The plane doors swing open and the humidity of ‘Bodia swiftly slaps me in the face. My dehydrated hair from the plane trip quickly becomes damp with sweat and my drying throat begs me to smash a can of Aquarius. As time goes on, I start to find that Siem Reap is absolutely chockers with culture and the sweat gradually stopped bothering me. This beautiful country, with mesmerising farmlands and friendly people, begins to show its true colours and the work that needs to be done becomes clear.

Project commencing on a classic Cambodian scorching day filled with sweat galore Everest Recyclable Solutions (ERS) kicked off the month with a successful first round of waste collection, with most villages wanting a second round. The testing model confirmed the limited options to sell waste, which led the team to knuckle down and ideate new solutions for waste. They did, however re-establish relationships with GAEA, Siem Reap’s only waste disposal service, opening potential options for partnerships.

Our fresh off the block, Health Assessment team, have been smashing goals and sprinting through the design thinking process. The first two weeks were spent with clinics and hospitals empathising and understanding common issues, in order to define a problem in areas such as foreign influence, low Socio-Economic Status, young Infrastructure, transmission and education on health literacy. From this, the team has begun ideating solutions to the defined problem areas. This has involved strenuous research and creative brainstorming.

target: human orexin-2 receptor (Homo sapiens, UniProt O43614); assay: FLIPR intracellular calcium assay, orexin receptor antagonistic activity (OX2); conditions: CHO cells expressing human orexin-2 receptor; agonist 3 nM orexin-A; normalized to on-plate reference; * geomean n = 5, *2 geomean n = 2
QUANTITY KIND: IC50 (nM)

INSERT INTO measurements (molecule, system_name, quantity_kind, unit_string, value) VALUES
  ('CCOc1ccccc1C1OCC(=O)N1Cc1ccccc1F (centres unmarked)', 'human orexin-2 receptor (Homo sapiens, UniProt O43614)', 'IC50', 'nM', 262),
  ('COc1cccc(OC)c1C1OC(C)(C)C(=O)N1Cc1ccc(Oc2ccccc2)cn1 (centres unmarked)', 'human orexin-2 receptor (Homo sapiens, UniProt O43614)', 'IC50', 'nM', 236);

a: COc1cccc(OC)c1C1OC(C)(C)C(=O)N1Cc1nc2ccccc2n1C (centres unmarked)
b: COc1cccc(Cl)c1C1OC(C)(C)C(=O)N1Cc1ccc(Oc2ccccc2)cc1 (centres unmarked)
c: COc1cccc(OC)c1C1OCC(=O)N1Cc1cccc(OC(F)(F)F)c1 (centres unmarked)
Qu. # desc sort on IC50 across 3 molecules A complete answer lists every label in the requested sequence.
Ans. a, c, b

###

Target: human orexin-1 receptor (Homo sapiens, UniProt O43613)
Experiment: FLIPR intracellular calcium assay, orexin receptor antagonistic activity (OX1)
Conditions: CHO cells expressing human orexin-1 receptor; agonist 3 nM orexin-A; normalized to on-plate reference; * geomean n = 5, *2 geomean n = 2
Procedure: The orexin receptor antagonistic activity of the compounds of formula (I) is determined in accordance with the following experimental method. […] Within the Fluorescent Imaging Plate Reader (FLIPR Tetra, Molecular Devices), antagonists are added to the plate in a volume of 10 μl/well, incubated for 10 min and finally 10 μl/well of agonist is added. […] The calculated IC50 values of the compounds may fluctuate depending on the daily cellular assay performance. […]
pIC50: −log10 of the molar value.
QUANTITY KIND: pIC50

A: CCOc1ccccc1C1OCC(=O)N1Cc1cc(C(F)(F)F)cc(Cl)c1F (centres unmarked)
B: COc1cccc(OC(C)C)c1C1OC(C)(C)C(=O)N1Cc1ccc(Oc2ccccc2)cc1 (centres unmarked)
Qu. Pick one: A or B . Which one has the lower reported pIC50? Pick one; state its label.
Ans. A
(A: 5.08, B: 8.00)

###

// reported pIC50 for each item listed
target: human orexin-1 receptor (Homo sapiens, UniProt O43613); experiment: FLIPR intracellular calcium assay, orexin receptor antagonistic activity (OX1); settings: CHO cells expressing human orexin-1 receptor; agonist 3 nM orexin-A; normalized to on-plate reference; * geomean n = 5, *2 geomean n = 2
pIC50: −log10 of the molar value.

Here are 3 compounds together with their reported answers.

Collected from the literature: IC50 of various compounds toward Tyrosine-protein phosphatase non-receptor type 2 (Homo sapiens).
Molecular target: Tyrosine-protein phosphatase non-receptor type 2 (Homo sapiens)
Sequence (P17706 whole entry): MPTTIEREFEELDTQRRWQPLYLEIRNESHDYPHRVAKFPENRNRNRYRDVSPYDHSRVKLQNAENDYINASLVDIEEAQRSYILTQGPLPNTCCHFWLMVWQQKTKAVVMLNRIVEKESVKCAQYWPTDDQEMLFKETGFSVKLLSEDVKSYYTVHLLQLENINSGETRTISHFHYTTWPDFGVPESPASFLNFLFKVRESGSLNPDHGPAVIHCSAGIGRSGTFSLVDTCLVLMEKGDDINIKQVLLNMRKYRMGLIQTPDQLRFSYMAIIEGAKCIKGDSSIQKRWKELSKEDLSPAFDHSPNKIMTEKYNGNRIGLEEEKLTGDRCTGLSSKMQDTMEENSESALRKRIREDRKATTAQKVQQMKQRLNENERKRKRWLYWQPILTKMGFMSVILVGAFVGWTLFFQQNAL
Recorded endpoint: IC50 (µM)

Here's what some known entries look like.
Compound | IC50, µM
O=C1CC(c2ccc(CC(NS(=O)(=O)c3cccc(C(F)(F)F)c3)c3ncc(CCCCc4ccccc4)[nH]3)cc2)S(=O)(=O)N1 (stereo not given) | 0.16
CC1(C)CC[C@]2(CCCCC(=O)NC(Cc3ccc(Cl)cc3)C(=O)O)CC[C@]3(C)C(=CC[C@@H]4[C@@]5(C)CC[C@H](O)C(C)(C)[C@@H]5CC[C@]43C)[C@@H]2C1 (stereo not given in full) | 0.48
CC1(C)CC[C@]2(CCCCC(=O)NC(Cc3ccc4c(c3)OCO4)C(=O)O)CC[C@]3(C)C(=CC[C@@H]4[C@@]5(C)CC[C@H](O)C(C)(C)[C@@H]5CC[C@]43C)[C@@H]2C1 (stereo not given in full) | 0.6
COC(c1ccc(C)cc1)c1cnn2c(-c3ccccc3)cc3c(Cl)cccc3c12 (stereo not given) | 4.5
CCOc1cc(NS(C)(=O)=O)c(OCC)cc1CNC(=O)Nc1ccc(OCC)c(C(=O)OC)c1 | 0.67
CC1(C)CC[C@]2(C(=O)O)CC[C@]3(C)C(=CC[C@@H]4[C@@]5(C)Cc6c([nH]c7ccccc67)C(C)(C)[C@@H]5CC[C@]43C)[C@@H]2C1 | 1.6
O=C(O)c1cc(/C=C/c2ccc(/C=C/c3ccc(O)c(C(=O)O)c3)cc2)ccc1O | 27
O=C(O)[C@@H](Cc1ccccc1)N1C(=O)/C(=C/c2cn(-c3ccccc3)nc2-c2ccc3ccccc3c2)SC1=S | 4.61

Our resident agricultural enthusiasts had split into 2 separate yet synonymous sections. Firstly, FarmEd Drones have been hustling and bustling finding local farmers to increase their understanding of issues faced in Siem Reap agriculture. The team have been utilising their drone, affectionately named “Lexi”, to collate aerial data of farmland, as well as, collecting soil samples across unstable terrain that have even given their 2IC PTSD.

The Proof of Concept team was tasked with testing the viability of the consultancy reports in Cambodia. Following up on a rudimentary report given in February resulted in the first sale in Cambodia!!

The most ENERGetic team spent time early in the month ideating solutions from the empathising that had been done by previous groups. They are currently considering two solar options, one being a small solar light that could provide light to less affluent communities in rural communities. The other is a larger solar panel and battery kit with the intention of replacing the unreliable, unsafe and overpriced grid power that is apparent here in Cambodia.

“I have a personal philosophy in life: If somebody else can do something that I’m doing, they should do it”.
– Neil DeGrasse Tyson

This philosophy bleeds into the Project Everest team in Cambodia as trekkers work within their teams and with local NGO’s to create a sustainable positive impact. They have learned to ballroom dance through regulations and cultural barriers without stepping on the toes of the top dog organisations in Siem Reap, being sure to provide something beneficial and new that isn’t causing competition in the local area.

Blake Pearson
FarmEd: Proof of Concept Team Leader – Cambodia – July 2017
Bachelor of Commerce, UOW

Photo Credit: Emma Jenkins

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